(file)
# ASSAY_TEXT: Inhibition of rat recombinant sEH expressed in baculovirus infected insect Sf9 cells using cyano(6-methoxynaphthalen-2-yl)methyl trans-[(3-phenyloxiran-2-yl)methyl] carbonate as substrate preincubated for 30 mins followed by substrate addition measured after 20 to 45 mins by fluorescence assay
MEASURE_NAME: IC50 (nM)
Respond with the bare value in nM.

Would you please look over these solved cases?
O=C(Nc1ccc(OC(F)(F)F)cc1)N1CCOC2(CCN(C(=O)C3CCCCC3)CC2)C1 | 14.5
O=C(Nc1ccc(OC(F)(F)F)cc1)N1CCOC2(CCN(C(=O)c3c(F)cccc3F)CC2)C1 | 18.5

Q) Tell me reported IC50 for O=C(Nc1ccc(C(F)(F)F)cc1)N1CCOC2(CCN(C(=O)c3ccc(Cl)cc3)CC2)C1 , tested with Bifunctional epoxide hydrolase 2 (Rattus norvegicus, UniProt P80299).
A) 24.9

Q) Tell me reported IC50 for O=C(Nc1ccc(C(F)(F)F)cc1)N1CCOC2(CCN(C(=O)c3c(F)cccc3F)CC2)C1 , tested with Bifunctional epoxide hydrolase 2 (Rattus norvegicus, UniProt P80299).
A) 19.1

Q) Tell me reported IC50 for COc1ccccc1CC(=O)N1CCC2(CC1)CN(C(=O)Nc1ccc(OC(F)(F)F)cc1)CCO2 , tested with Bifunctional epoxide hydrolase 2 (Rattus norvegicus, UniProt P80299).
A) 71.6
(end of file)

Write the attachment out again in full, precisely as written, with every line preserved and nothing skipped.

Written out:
# ASSAY_TEXT: Inhibition of rat recombinant sEH expressed in baculovirus infected insect Sf9 cells using cyano(6-methoxynaphthalen-2-yl)methyl trans-[(3-phenyloxiran-2-yl)methyl] carbonate as substrate preincubated for 30 mins followed by substrate addition measured after 20 to 45 mins by fluorescence assay
MEASURE_NAME: IC50 (nM)
Respond with the bare value in nM.

Would you please look over these solved cases?
O=C(Nc1ccc(OC(F)(F)F)cc1)N1CCOC2(CCN(C(=O)C3CCCCC3)CC2)C1 | 14.5
O=C(Nc1ccc(OC(F)(F)F)cc1)N1CCOC2(CCN(C(=O)c3c(F)cccc3F)CC2)C1 | 18.5

Q) Tell me reported IC50 for O=C(Nc1ccc(C(F)(F)F)cc1)N1CCOC2(CCN(C(=O)c3ccc(Cl)cc3)CC2)C1 , tested with Bifunctional epoxide hydrolase 2 (Rattus norvegicus, UniProt P80299).
A) 24.9

Q) Tell me reported IC50 for O=C(Nc1ccc(C(F)(F)F)cc1)N1CCOC2(CCN(C(=O)c3c(F)cccc3F)CC2)C1 , tested with Bifunctional epoxide hydrolase 2 (Rattus norvegicus, UniProt P80299).
A) 19.1

Q) Tell me reported IC50 for COc1ccccc1CC(=O)N1CCC2(CC1)CN(C(=O)Nc1ccc(OC(F)(F)F)cc1)CCO2 , tested with Bifunctional epoxide hydrolase 2 (Rattus norvegicus, UniProt P80299).
A) 71.6